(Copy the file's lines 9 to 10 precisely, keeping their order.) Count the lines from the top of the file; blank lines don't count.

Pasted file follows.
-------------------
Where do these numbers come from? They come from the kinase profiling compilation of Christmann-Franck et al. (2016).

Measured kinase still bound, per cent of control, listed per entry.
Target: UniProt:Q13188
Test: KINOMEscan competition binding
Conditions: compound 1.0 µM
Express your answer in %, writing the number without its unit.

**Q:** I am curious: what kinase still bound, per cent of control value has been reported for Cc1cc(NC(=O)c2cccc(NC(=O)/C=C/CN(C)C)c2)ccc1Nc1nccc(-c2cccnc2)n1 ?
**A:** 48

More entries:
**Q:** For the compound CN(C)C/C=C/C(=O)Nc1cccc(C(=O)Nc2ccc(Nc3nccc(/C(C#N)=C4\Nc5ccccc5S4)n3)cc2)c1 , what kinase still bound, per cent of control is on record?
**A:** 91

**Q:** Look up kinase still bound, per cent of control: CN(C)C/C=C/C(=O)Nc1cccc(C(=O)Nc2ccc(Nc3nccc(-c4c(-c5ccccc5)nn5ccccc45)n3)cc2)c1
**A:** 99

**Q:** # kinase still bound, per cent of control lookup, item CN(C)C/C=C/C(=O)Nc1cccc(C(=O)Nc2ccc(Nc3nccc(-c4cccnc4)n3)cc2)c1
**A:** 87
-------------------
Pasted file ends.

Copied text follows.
More entries:
**Q:** For the compound CN(C)C/C=C/C(=O)Nc1cccc(C(=O)Nc2ccc(Nc3nccc(/C(C#N)=C4\Nc5ccccc5S4)n3)cc2)c1 , what kinase still bound, per cent of control is on record?